Really should stop missing my astrological windows. In some parts of the world, I couldn’t even get these in in September.
positive qualities: clarity of thought, discrimination, courtesy, service to others, practicality, self-honesty
negative: criticism, crankiness, timidity, pessimism, inferiority, hair-splitting
The one thing I can remember about Virgos is being analytical. I know some quite analytical Virgos. Ah, analysis – that’s something I can relate to.
What Is Good vs. Why It’s Good
Is it more important to know what is good or why something is good? Sure, the goal should be to understand both. It’s interesting how sometimes someone, including myself, can get lost in trying to answer one without taking the bigger picture into account. Of course, any decent analysis of what is good begs the question as to why and studying why things are good generates a list of what is naturally.
Taking CCGs … I quite enjoy rating cards. I don’t do as much of it as I once did, but then, I don’t write articles anymore or playtest anymore. And, with V:TES being the only CCG I regularly play, it’s hard to care as much about analysis. Okay, this whole paragraph was an aside.
Why is Govern the Unaligned better than Scouting Mission?
It’s not always the case that more effect for higher cost is better in V:TES. I don’t rate Pushing the Limit as better than Undead Strength. Could argue that there’s greater diminishing returns with dealing combat damage than with bleed or “banking”. Rather than try to get technical when I’m tired, I think there’s an intuitive basis for why the former is better. Card economy, action economy. Two Governs do as much as three Scouting Missions. You pay for it in blood but save it in actions. Clearly an action isn’t worth just one blood.
Why isn’t an action worth a blood?
Both are finite resources, but I’d put actions as (usually) the greater constraint in a game. I could talk about hunting. Some players are aware of how seriously I take hunting. Probably not the time to go into it, but I’d note that the power in hunting has little to nothing to do with gaining blood.
Why is Enchant Kindred a better card than Scouting Mission?
They have the same text, yet the former is far better. Sadly, the answer is one that people either get or don’t get and so probably isn’t all that exciting. Ban Govern and they might end up being equal or SM might end up being better.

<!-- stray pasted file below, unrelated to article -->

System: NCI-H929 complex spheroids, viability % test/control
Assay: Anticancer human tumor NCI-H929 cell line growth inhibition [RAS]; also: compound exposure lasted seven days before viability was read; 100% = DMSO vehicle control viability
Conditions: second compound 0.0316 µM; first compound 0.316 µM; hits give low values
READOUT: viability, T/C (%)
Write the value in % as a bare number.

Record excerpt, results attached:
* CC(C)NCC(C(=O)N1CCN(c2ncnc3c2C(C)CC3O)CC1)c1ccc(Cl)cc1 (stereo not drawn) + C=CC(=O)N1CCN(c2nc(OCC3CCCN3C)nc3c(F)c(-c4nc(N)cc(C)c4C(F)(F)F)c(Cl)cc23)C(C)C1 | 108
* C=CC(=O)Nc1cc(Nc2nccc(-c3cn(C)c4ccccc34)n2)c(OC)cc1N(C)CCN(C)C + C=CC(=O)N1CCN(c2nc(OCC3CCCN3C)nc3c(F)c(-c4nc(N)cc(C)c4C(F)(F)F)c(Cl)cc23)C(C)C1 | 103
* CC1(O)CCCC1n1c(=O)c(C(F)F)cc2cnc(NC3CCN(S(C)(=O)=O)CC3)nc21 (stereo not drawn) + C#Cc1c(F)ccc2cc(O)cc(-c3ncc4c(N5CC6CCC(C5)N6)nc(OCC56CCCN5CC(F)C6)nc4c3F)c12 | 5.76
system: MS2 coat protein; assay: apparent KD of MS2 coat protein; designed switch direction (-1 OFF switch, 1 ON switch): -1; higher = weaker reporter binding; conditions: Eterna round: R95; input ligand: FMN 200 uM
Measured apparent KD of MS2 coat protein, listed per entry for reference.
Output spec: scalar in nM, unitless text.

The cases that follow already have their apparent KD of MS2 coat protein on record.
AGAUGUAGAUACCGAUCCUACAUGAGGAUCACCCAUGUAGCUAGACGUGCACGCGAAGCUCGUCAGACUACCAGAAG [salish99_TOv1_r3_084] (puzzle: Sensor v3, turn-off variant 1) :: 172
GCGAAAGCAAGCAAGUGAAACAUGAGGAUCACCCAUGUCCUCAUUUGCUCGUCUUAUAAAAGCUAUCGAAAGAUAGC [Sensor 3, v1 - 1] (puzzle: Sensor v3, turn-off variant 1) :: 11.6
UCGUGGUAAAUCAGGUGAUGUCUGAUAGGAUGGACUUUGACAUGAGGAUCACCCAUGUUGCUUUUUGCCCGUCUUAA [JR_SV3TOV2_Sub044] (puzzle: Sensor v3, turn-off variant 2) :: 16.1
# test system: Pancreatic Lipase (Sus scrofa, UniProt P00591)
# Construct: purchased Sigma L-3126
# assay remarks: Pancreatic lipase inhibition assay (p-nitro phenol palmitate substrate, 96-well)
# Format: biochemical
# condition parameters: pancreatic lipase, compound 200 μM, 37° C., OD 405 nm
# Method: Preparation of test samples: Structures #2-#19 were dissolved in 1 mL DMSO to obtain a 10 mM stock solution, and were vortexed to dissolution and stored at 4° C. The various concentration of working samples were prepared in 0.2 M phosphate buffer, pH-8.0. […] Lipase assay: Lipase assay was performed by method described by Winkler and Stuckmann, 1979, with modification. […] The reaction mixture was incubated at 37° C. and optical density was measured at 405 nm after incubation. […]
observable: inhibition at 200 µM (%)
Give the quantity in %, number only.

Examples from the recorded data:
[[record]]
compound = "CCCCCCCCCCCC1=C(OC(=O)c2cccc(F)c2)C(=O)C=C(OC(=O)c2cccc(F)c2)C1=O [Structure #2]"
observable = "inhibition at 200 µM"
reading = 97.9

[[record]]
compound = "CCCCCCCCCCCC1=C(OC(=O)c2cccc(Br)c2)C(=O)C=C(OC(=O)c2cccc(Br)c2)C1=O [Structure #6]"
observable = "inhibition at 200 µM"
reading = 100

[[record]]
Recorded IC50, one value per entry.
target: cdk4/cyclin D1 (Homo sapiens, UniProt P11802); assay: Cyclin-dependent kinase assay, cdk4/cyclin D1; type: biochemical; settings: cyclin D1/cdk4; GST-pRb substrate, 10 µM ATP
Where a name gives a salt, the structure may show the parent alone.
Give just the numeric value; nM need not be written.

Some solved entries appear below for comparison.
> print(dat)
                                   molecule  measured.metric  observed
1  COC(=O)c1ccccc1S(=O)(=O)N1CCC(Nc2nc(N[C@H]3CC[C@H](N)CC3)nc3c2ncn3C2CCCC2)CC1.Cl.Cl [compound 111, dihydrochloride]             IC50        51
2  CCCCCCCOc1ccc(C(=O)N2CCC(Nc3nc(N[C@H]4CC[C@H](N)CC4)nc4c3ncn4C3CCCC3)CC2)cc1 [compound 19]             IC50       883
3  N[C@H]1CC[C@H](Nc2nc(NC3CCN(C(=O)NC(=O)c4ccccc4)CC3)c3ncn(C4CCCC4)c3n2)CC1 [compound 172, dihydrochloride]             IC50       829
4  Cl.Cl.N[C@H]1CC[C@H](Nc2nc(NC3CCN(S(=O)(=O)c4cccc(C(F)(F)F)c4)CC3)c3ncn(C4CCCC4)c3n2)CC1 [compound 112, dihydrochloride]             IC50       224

Does analysis make players better?
Anecdotally, I, myself, could point out many instances where people who just do and don’t think do better than those who think. I certainly think far more about the CCGs I play than a lot of better players. Then, I find that some strong players do analysis and the analysis is wrong. What’s going on?
Well, obviously, there’s more to success than thinking. How many sports fans think they know better how to run a team than the professional coaches? And, we see all of the time in life how some people have better instincts than those who may know more.
On the other hand, there’s the theoretical analysis that I tend to favor versus the practical (ooh, used a Virgo word in this article) analysis that a strong player may do. No matter how brilliant the former may be, it’s the latter that is likely to pay off.
I can get back to the earlier question. I’ve known good players who didn’t think about why something was good but just knew what was good based on such things as how often they saw stuff played or the like.
Thinking About Winning
For all that it seems like some people succeed whether they have any analytical sense or not, I’d still put forth that for most of us, the better we understand why things are good or bad, the better we can do (under the grand assumption that someone applies what they know to maximize results … I can’t imagine anyone who wouldn’t be interested in maximizing results, can I?).